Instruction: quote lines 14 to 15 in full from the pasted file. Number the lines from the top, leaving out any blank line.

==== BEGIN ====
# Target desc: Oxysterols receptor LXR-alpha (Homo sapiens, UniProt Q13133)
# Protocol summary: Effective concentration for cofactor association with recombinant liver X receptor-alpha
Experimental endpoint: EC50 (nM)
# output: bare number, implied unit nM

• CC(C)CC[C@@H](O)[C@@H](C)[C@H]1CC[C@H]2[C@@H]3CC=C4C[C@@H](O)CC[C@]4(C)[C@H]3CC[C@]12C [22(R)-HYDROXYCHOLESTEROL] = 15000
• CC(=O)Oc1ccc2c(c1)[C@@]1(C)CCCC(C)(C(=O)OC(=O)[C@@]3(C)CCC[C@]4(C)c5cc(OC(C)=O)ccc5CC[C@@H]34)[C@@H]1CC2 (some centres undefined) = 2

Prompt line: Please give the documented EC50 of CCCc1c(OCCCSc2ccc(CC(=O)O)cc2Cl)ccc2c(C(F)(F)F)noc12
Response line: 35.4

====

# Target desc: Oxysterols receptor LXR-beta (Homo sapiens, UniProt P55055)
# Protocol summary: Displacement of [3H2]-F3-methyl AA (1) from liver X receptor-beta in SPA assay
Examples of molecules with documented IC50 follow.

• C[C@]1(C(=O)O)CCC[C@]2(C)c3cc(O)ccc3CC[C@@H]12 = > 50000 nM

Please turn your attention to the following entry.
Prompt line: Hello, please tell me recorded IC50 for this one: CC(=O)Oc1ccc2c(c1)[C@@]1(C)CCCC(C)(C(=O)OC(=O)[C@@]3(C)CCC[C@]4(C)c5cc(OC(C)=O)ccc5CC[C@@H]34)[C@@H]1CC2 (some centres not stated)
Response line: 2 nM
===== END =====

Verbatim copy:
Please turn your attention to the following entry.
Prompt line: Hello, please tell me recorded IC50 for this one: CC(=O)Oc1ccc2c(c1)[C@@]1(C)CCCC(C)(C(=O)OC(=O)[C@@]3(C)CCC[C@]4(C)c5cc(OC(C)=O)ccc5CC[C@@H]34)[C@@H]1CC2 (some centres not stated)